story about communication

He must have received the letter on Tuesday – perhaps Wednesday, but most likely Tuesday. He wouldn’t have gone down to collect the post immediately; he would have seen the postman arrive from the upstairs study window, registered an arrival of correspondence, but continued at his desk, the same desk he has been sitting at the last seventeen years.

Even though the last three years were retirement years, he hadn’t quit that desk. From it he has continued to busy himself, although no one is really sure what he now has to do. But, whatever it is, it would keep him from going downstairs to collect the post.

Surrounding him at that desk that he was most probably still sitting at, despite knowing the post had arrived, would be his computer and keyboard, a calculator near where his right hand would be laid upon the mouse; his accountancy books, perhaps unopened now, but still at easy reach on a low shelf in front of the desk; his reading glasses under the monitor by a flask of tea that he would have made first thing in the morning to keep himself refreshed throughout the day. There would be a white board on the wall in front of him above the low shelf, with the days ahead mapped out in blue and red shorthand, or perhaps his own private code; his father’s medals in a frame on the wall just to the left; and to the right, on the windowsill, a few framed photographs next to a set of binoculars and a worn book of British birds.

He would be at that desk until the end of the working day. He might break for lunch, but often not. He would make sure he had had a good breakfast before an 8am start, and he would have no need to refresh his flask as over the years he has perfected a regulation of tea intake, an exact calculation which would ensure his last drop was taken at the point required to get through till six. So, it is possible he could have picked the post up at 1pm, or perhaps picked it up off the doormat at 6pm before Sal returned from work. Or it might have only arrived yesterday. In which case, it is just fourteen hours since he received it.  But it could be fourteen hours and a day.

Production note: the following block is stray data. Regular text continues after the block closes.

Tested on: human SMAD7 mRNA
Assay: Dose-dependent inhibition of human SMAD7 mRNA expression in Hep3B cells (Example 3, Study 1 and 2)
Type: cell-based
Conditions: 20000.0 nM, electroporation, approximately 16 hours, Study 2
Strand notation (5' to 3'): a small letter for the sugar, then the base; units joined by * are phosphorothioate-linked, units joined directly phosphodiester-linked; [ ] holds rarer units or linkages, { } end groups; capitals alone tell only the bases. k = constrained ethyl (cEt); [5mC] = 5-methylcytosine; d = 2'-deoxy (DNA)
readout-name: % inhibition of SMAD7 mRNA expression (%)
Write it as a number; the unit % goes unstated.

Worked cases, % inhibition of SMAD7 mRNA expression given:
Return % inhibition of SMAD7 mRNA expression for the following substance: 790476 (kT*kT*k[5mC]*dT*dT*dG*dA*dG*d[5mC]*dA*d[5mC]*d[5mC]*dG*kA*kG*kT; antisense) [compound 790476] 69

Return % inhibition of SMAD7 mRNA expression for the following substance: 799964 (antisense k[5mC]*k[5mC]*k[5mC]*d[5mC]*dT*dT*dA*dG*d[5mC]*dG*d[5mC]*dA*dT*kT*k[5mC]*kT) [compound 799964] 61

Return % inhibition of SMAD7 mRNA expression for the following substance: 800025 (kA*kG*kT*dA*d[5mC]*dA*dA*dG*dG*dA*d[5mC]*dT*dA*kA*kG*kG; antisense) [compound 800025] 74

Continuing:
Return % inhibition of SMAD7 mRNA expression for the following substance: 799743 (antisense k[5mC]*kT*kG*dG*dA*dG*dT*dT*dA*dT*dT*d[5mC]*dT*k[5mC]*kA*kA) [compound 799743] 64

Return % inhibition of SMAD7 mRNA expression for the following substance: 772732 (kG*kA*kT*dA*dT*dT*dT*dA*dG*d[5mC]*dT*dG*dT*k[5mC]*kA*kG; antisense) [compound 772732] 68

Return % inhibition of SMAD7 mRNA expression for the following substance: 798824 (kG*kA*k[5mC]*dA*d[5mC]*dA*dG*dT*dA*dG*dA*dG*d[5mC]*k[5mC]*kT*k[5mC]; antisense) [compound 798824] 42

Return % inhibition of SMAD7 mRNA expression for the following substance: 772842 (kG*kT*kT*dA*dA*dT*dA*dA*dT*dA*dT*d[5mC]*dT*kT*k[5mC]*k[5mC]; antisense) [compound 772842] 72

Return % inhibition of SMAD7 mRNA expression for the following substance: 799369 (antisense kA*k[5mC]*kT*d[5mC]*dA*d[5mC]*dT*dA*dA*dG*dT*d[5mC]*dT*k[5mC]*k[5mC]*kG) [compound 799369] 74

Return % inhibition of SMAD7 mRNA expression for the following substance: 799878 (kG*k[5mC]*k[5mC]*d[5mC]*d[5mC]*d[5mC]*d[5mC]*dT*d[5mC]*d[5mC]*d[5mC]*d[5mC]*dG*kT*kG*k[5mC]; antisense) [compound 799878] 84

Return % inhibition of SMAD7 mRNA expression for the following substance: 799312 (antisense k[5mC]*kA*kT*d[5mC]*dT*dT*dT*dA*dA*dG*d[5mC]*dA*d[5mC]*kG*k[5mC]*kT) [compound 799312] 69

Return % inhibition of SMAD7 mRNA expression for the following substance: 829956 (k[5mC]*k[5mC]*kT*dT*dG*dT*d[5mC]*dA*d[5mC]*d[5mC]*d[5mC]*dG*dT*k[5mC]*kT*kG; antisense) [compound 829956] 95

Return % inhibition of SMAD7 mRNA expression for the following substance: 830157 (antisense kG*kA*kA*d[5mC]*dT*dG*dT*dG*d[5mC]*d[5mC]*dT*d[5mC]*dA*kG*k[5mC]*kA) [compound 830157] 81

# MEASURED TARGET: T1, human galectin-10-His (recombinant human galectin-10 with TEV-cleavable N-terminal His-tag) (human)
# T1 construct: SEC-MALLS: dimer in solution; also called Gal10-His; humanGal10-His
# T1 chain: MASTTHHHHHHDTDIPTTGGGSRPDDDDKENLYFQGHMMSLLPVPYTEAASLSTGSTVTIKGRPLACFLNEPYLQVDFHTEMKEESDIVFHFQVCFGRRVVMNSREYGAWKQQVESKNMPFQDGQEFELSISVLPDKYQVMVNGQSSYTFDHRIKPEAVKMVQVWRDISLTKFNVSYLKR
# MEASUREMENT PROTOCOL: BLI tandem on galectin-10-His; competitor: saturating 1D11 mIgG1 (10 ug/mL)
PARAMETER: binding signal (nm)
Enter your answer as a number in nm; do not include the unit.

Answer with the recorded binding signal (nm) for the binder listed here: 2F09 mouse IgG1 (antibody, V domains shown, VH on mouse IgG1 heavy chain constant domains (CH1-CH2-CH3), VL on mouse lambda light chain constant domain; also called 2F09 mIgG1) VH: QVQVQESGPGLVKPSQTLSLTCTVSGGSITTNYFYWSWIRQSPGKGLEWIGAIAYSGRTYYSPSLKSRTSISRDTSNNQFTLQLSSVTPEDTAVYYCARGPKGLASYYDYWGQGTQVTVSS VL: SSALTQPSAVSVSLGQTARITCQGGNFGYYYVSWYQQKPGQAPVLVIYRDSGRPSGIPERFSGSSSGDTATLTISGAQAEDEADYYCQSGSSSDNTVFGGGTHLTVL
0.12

I did consider sending an email, or a long WhatsApp message; I would then at least know whether he had read it or not – a read receipt or a double blue tick. And I could expect a quicker response, too. But I chose to write a letter and therefore I should expect a letter in return.

I’ve been working from home since the pandemic. I usually like it: the focus one can have, the lack of the three-hour commute, no need for small talk simply for wanting a cup of tea. But today I feel distracted and disappointed in myself for not getting more done. Thursdays are usually good free days for this; beginning of the week meetings out of the way, I can get my head down and feel a sense of achievement before the end of the week. But today feels empty of progress, filled with the louder-than-usual regular rhythm of the washing machine, and a compulsive checking and scrolling of my phone.

He’s not been on WhatsApp since Monday night. And the last message he sent was on Sunday, sharing his usual – pictures of birds he photographs at weekends in the back garden or out on the dales or moors with Sal. The last picture was of a Redwing, he told me. Spotted at Flamborough Head. Over from Scandinavia. Endangered. Recognised by its red underwing coverts. I scrolled through the text chat, a one-way transmission of information.

This interest in birds I don’t remember growing up. Perhaps it was there. I remember the white board, the accountancy books, the flask of tea. A different room but the set up much the same. But our weekends weren’t spent twitching, and his neither. His weekend days were spent much the same as the weekdays, with a slightly later start on a Sunday. Now, bird watching fills his weekends; and holidays, that we never had, are spent in Orkney, the Isles of Scilly, the Farne Islands, places we never went. I suppose, if I asked, he would say he worked to get us through school; to give us the education he never had the opportunity of having. And you can’t really argue with that.